With respect to our balance sheet at the end of December, total debt was $8.3 billion. We ended the quarter with a cash balance of $3.3 billion, and we had nearly $4 billion of additional liquidity available. At the end of the fourth quarter, our debt-to-cap ratio, net of cash, was 25%.

Regarding cash flows for the fourth quarter, we paid $28 million in dividends and received $877 million in cash proceeds from the sale of our interest in Cameron Highway and the Paulsboro refinery. I should also point out that we received a $160 million note from PBF for the Paulsboro refinery that is due in December of this year.

Also in the fourth quarter, we issued $300 million of tax-exempt bonds related to the St. Charles refinery and capital spending was $629 million, which includes $125 million of turnaround in catalyst costs.

For 2010, our capital spending was $2.3 billion. Within this amount, we completed two major regulatory spending programs. One was the newly installed scrubber for the cat cracker and coker Benicia, which also included energy efficient heaters for the crude and vacuum units. The other regulatory program was to reduce benzene levels in our gasoline pool for the federal MSAT II rule that began this year.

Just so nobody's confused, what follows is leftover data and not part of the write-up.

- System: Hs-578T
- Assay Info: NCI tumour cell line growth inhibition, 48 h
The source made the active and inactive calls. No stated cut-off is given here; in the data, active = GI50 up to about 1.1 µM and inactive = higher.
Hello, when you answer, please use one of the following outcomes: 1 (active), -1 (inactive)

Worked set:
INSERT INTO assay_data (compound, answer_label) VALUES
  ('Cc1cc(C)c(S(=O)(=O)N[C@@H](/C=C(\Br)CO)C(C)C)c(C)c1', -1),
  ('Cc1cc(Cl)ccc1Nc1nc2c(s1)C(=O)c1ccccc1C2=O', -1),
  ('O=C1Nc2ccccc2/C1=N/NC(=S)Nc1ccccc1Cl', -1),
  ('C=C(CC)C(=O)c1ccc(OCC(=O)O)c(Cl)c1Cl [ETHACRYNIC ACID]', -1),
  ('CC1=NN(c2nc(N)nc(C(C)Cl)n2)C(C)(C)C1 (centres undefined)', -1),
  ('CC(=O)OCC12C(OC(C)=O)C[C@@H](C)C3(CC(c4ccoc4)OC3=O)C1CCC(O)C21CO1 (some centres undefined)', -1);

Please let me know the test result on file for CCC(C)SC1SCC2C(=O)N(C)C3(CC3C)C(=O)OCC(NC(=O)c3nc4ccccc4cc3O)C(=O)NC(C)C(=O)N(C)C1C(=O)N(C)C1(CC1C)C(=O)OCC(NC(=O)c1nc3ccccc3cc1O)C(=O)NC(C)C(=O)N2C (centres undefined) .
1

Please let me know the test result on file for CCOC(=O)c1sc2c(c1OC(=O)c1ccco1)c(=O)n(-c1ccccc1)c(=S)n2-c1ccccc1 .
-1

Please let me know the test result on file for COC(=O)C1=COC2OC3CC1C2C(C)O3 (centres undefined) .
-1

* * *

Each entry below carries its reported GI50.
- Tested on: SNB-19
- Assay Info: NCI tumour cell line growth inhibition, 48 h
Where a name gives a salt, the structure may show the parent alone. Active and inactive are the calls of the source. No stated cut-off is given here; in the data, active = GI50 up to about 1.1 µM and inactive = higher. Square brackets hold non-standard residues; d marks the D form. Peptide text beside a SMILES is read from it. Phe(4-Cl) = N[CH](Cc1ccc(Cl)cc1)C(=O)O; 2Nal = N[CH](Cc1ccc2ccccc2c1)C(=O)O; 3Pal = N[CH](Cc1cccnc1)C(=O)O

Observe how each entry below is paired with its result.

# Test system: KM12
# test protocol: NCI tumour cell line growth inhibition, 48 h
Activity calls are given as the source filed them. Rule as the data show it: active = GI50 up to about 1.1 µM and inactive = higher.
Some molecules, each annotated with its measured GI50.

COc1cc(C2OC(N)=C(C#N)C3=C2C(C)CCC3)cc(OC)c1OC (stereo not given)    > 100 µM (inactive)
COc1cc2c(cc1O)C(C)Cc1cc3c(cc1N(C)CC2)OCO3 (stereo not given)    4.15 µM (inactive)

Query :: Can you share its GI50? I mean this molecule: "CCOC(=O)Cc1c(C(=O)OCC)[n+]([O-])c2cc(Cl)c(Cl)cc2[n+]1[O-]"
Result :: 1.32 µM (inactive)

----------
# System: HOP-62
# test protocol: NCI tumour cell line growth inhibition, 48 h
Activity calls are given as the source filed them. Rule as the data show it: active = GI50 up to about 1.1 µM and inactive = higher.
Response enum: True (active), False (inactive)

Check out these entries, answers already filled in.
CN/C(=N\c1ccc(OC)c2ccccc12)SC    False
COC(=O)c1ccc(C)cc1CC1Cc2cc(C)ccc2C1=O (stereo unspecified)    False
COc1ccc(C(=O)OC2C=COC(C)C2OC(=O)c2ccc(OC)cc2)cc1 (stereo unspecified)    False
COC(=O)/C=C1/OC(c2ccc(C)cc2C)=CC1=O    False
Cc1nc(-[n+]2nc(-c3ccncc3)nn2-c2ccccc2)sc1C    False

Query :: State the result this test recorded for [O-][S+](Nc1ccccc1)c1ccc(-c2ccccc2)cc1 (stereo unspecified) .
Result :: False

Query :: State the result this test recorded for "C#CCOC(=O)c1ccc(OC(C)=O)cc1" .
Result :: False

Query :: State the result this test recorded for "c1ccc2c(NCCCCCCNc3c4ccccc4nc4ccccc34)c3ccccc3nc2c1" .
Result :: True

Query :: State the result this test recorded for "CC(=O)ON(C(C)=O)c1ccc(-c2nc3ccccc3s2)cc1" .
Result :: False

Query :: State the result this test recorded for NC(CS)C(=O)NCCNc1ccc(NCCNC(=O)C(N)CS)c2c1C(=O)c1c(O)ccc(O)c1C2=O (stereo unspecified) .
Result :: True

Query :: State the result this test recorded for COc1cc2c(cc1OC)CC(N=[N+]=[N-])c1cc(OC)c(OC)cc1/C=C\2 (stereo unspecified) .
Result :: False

For 2011 spending, our preliminary estimate is $2.9 billion, which reflects our decision to accelerate the Hydrocracker projects at Port Arthur in St. Charles to more quickly capture their economic benefits. The 2011, capital spending estimate incorporates significant turnaround activity in the first quarter and the early part of the second quarter at several of our refineries. The work includes significant reliability investments for a revamp of the St. Charles cat cracker and replacement of the Port Arthur coke drums. Following these turnarounds, we expect improved plant performance.

Our companywide focus on cost savings continued to yield results. In 2010, we achieved $225 million in pretax cost savings, far surpassing our original goal of $100 million, and bringing our cumulative cost savings over the past four years to $619 million.

Our 2011 goal is an additional $100 million in pretax cost savings. These efforts provide a valuable offset to increases and other costs that are a normal part of our business.

In summary, we made significant progress over the last year on our strategic priorities of managing costs, maintaining our investment grade credit rating, optimizing our portfolio and advancing our economic growth projects. In 2011, our focus continues on safely operating our assets, improving reliability, capturing more cost savings and continuing to evaluate opportunities to improve the competitiveness of our portfolio. Now I'll turn it over to Ashley to cover the earnings model assumptions.